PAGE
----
Kenya

Rotary supports Kenya's response to new polio threat

By Vukoni Lupa-Lasaga

Rotary International's role as a spearheading partner of the Global Polio Eradication Initiative often requires a rapid response to emergencies.

In October, for example, the government of Kenya reported a case of polio in a three-year-old girl, the first case of the disease in Kenya since 1984. To help address the risks of the poliovirus spreading across the country, Rotary Foundation Trustee Chair Luis Vicente Giay approved a US$350,000 rapid response grant.

The grant was announced on 17 October, a few days after the initiative confirmed news that the child, who lives with her parents at a refugee camp in Daadab, Garrisa, near the border of Somalia, had been diagnosed with polio. Rotary's contribution, channeled through the World Health Organization, will support emergency Subnational Immunization Days (SNIDs) targeting communities in northeastern Kenya.

According to Parmindar Lotay, a volunteer with the Kenya National PolioPlus Committee, Rotary and its partners in the Global Polio Eradication Initiative have been worried since last year by news of imported polio transmissions in the East African region and the Arabian Peninsula, especially in Ethiopia, Somalia, Sudan, and Yemen.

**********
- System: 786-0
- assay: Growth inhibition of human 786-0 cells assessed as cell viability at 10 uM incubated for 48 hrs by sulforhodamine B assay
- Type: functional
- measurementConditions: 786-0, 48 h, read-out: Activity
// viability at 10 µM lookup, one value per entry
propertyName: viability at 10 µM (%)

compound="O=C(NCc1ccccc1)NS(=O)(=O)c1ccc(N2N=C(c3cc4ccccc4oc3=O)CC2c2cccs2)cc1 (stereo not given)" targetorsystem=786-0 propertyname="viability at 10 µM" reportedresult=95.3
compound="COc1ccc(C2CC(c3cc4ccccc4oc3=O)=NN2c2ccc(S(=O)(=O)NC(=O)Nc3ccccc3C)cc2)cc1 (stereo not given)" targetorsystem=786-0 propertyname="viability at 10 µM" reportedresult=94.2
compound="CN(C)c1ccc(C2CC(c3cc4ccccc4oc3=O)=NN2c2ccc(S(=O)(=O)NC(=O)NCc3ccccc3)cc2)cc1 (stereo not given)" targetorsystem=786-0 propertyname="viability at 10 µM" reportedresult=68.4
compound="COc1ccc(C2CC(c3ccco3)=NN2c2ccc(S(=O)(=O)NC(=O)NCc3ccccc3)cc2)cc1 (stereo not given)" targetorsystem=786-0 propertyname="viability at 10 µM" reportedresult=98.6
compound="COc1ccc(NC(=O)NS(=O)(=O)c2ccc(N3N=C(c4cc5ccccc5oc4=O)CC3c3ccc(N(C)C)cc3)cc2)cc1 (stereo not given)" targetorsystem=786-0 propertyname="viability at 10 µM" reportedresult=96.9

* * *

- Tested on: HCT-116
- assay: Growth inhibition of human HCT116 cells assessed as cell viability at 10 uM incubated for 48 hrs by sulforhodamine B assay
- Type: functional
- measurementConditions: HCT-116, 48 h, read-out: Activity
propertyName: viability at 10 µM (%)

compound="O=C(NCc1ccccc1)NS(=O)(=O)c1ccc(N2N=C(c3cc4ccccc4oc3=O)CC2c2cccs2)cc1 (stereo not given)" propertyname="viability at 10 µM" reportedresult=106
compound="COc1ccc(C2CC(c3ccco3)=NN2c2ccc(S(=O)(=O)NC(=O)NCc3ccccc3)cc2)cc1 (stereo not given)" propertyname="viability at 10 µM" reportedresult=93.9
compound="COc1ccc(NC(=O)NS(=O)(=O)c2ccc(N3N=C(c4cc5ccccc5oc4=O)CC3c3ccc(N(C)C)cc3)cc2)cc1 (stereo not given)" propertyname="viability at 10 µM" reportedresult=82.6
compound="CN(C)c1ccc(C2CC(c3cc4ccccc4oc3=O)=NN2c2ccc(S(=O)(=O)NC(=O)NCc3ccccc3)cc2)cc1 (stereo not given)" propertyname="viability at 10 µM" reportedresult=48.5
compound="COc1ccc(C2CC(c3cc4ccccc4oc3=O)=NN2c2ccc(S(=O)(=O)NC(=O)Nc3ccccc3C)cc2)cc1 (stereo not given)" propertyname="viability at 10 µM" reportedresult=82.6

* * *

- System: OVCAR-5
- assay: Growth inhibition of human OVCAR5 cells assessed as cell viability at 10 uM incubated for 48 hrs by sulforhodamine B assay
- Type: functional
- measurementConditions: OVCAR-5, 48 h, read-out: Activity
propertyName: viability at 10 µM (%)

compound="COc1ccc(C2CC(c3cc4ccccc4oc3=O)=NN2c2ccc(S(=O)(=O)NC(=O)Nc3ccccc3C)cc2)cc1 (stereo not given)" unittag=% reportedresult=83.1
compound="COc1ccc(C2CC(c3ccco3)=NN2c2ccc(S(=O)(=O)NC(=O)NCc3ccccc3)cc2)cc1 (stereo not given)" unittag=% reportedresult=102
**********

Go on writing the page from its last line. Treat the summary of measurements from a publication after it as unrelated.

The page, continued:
"We have fairly porous borders with some of these countries," he says. Consequently, even when Kenya became polio-free, local Rotarians were mindful of the risks of reinfection from neighboring countries.

"Working with UNICEF, we also managed to carry out NIDs in neighboring war-torn countries or countries with civil unrest and displaced populations," Lotay notes. "Since we have been able to keep polio at bay for over 20 years, we are committed to do whatever has to be done to not only keep this dreadful disease out of Kenya but to kick it out of Africa."

Lotay is hopeful that the single case of polio, which is genetically linked with the virus circulating in Somalia, might become the catalyst for more concerted action among all of the affected countries. Already, he says, there is a sense of urgency in the planning and implementation of immunization activities because of the polio infections in neighboring countries.

"The World Health Organization, Kenya Expanded Program on Immunization, and other partners including Rotary decided to carry out immunizations against polio and measles towards the end of last year," he explains. In August and September, health officials and volunteers in Ethiopia, Kenya, and Somalia held coordinated SNIDs.

In the September immunization effort, close to 1 million children were targeted in Ethiopia, 240,000 in Kenya, and 1.7 million in Somalia. Scheduled SNIDs in early November will be coordinated among the contiguous border areas in the three countries.

The Horn of Africa Technical Advisory Group provides the framework for more efficient coordination among national health authorities and representatives of the Global Polio Eradication Initiative partners in the region.